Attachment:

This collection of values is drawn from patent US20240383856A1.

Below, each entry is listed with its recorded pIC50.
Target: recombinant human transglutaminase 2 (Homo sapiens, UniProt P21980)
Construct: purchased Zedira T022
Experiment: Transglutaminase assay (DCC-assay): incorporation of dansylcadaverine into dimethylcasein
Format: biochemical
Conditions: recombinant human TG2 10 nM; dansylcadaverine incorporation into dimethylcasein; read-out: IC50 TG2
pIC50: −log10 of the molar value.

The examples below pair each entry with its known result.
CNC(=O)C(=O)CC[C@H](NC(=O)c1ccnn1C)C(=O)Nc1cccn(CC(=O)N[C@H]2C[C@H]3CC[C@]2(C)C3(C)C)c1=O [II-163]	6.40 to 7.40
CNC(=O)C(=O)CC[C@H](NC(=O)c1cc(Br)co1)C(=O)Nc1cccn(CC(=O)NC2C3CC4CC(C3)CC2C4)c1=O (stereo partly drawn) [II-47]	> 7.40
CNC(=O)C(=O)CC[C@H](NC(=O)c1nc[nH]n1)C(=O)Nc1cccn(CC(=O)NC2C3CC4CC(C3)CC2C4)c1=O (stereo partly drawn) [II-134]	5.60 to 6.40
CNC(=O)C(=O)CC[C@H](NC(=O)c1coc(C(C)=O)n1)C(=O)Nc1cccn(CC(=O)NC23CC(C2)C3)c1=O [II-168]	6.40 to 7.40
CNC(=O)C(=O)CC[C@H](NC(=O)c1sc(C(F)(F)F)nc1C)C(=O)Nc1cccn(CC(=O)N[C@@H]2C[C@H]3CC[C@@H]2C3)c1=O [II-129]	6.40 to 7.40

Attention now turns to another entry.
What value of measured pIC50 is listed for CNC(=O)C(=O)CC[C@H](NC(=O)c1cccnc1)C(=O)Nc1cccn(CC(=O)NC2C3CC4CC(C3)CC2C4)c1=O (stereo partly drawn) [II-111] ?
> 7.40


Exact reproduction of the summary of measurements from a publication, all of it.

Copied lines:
This collection of values is drawn from patent US20240383856A1.

Below, each entry is listed with its recorded pIC50.
Target: recombinant human transglutaminase 2 (Homo sapiens, UniProt P21980)
Construct: purchased Zedira T022
Experiment: Transglutaminase assay (DCC-assay): incorporation of dansylcadaverine into dimethylcasein
Format: biochemical
Conditions: recombinant human TG2 10 nM; dansylcadaverine incorporation into dimethylcasein; read-out: IC50 TG2
pIC50: −log10 of the molar value.

The examples below pair each entry with its known result.
CNC(=O)C(=O)CC[C@H](NC(=O)c1ccnn1C)C(=O)Nc1cccn(CC(=O)N[C@H]2C[C@H]3CC[C@]2(C)C3(C)C)c1=O [II-163]	6.40 to 7.40
CNC(=O)C(=O)CC[C@H](NC(=O)c1cc(Br)co1)C(=O)Nc1cccn(CC(=O)NC2C3CC4CC(C3)CC2C4)c1=O (stereo partly drawn) [II-47]	> 7.40
CNC(=O)C(=O)CC[C@H](NC(=O)c1nc[nH]n1)C(=O)Nc1cccn(CC(=O)NC2C3CC4CC(C3)CC2C4)c1=O (stereo partly drawn) [II-134]	5.60 to 6.40
CNC(=O)C(=O)CC[C@H](NC(=O)c1coc(C(C)=O)n1)C(=O)Nc1cccn(CC(=O)NC23CC(C2)C3)c1=O [II-168]	6.40 to 7.40
CNC(=O)C(=O)CC[C@H](NC(=O)c1sc(C(F)(F)F)nc1C)C(=O)Nc1cccn(CC(=O)N[C@@H]2C[C@H]3CC[C@@H]2C3)c1=O [II-129]	6.40 to 7.40

Attention now turns to another entry.
What value of measured pIC50 is listed for CNC(=O)C(=O)CC[C@H](NC(=O)c1cccnc1)C(=O)Nc1cccn(CC(=O)NC2C3CC4CC(C3)CC2C4)c1=O (stereo partly drawn) [II-111] ?
> 7.40